Today I want to talk about some basics of good photography. I mean basic. We’re going to talk about composition because most people would be amazed at how much their photographs would improve if they just paid a little more attention to composition. It doesn’t matter if you are using an expensive DSLR, a moderate Point-and-Shoot or a camera phone…. composition has nothing to do with technology. If you want to take better pictures, start with a few simple techniques…
I think that most people tend to fall into the trap of thinking that a good picture should be a close-up. Parents in particular ride that “zoom” button like their waiting for an elevator. Close-ups are good, sure, but we need to capture more… we need to show enviroment, situation and motion. We need to expand beyond the retorical and into the reality of space and how it effects us. We need to stop writing “we” and trying to sound all pretentious and educated and… and… stuff. Still reading? Good job! I stopped about three sentences ago.
It’s not artsy or visionary or anything like that. It’s simple and it looks like this:
Why does this picture work? It’s very simple. First, the subject is placed at the correct spot in the picture. How do you know where the correct spot is? Like this:
There’s a name for this little diagram but I’m not going to tell you what it is because I want you to look it up for yourself in case there’s a pop quiz. Also, it’s possible I forgot it. Anyway, take any picture and draw two sets of lines on it. Where the lines meet is where you want something important. (Boy, I am laying down the smack with the technical terms!) It’s true, very rarely do you want the subject of your picture in the dead center. The picture will almost always be more interesting if you place them off center at one of the intersections (or close to one). It doesn’t have to be the whole subject either… maybe it’s a close up and you just place the center of their forehead at an intersection. Doesn’t matter as long as you place something there. This takes no artistic talent whatsoever and while you may have to remind yourself to do it at first, eventually it will become second nature and you will just naturally compose this way. Also, if you play tic-tac-toe you should always start at a corner (that’s a freebie right there). The other thing you can work on is tilting the camera:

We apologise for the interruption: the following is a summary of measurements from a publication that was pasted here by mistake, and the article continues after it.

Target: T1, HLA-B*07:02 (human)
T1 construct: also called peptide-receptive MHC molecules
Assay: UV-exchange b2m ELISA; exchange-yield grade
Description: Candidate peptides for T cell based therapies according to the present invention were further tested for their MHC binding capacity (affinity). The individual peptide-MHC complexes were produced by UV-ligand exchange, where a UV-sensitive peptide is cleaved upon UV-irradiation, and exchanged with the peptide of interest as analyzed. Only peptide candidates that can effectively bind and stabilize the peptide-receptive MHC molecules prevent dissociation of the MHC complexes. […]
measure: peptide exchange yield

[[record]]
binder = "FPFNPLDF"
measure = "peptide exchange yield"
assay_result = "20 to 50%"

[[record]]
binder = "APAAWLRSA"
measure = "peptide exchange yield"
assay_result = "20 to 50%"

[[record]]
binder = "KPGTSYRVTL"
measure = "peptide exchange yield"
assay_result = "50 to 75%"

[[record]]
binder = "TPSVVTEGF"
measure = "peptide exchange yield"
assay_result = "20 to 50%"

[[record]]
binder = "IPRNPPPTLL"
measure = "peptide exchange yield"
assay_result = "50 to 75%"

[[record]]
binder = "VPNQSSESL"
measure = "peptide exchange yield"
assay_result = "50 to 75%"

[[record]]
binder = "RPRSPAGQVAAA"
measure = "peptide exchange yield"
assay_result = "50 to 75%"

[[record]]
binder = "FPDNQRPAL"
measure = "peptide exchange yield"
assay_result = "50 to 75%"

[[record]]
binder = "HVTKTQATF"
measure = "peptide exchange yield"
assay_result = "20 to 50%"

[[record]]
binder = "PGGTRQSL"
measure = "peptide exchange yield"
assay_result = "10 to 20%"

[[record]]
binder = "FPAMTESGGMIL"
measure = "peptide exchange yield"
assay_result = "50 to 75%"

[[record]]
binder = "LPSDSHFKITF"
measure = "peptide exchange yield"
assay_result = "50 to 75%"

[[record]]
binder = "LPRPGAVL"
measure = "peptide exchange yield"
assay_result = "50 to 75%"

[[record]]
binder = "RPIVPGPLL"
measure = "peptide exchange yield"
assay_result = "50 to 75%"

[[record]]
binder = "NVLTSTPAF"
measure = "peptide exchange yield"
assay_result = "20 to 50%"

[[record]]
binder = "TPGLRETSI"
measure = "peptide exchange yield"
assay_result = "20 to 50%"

Notice how the slide starts in the top right corner and runs across the picture to the bottom left corner? Why do you think that is? Well, it’s so that the slide will look as long as possible and also because straight lines that cut your picture in half are death. Pure death. Most of the time. (I should take this moment to mention that I could be wrong about all of this… but I could be a friggin’ GENIUS!) Tilt the camera. Tilt it a lot. Spend a whole day taking pictures and tilting the camera. You will be amazed at how much more fun your pictures will be. Suddenly there will be motion where there was stillness, dogs and cats living together… mass hysteria! Which brings us to the third thing that makes this picture work: Incredibly cute little girl.
Whenever possible, try to take pictures of children who are incredibly cute. Precious. Breathtakingly, heartachingly, sweet.
So, that’s it for today. Remember: work the hot spots, tilt the camera, drink plenty of fluids and eat some fiber every morning. You’ll thank me later.